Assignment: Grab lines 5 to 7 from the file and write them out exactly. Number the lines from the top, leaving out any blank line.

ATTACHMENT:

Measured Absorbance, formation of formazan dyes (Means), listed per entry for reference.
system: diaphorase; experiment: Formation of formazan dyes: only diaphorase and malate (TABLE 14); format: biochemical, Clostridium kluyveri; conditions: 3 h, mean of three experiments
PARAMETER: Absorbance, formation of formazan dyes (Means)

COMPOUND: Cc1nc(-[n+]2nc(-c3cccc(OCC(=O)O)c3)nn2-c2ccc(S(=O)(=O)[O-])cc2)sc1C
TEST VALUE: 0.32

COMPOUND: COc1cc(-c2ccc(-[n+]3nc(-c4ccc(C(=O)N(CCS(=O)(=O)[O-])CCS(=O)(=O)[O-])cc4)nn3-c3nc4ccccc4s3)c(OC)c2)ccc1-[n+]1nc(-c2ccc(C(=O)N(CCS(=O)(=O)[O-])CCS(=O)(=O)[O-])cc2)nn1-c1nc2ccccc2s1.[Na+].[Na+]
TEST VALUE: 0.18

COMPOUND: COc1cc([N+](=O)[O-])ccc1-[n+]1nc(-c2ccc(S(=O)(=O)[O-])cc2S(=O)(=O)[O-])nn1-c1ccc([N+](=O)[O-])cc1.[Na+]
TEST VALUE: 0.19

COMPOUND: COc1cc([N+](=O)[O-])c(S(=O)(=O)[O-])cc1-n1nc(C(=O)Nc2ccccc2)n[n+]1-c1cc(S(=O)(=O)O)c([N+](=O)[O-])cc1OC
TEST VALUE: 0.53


TEST VALUE: 0.32

COMPOUND: COc1cc(-c2ccc(-[n+]3nc(-c4ccc(C(=O)N(CCS(=O)(=O)[O-])CCS(=O)(=O)[O-])cc4)nn3-c3nc4ccccc4s3)c(OC)c2)ccc1-[n+]1nc(-c2ccc(C(=O)N(CCS(=O)(=O)[O-])CCS(=O)(=O)[O-])cc2)nn1-c1nc2ccccc2s1.[Na+].[Na+]
TEST VALUE: 0.18